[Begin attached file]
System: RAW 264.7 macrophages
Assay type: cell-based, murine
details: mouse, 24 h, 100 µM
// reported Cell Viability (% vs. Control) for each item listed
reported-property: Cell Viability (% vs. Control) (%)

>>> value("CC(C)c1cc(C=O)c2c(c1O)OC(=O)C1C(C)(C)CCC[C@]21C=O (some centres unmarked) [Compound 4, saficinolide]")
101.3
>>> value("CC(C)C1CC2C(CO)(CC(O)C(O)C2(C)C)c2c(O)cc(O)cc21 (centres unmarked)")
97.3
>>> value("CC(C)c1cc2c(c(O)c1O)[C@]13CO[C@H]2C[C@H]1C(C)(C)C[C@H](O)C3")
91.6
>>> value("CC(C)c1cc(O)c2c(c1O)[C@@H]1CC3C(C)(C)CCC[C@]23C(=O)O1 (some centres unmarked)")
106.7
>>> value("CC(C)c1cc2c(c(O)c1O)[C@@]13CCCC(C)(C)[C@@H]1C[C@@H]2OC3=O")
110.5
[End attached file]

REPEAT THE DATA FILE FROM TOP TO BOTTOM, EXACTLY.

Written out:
System: RAW 264.7 macrophages
Assay type: cell-based, murine
details: mouse, 24 h, 100 µM
// reported Cell Viability (% vs. Control) for each item listed
reported-property: Cell Viability (% vs. Control) (%)

>>> value("CC(C)c1cc(C=O)c2c(c1O)OC(=O)C1C(C)(C)CCC[C@]21C=O (some centres unmarked) [Compound 4, saficinolide]")
101.3
>>> value("CC(C)C1CC2C(CO)(CC(O)C(O)C2(C)C)c2c(O)cc(O)cc21 (centres unmarked)")
97.3
>>> value("CC(C)c1cc2c(c(O)c1O)[C@]13CO[C@H]2C[C@H]1C(C)(C)C[C@H](O)C3")
91.6
>>> value("CC(C)c1cc(O)c2c(c1O)[C@@H]1CC3C(C)(C)CCC[C@]23C(=O)O1 (some centres unmarked)")
106.7
>>> value("CC(C)c1cc2c(c(O)c1O)[C@@]13CCCC(C)(C)[C@@H]1C[C@@H]2OC3=O")
110.5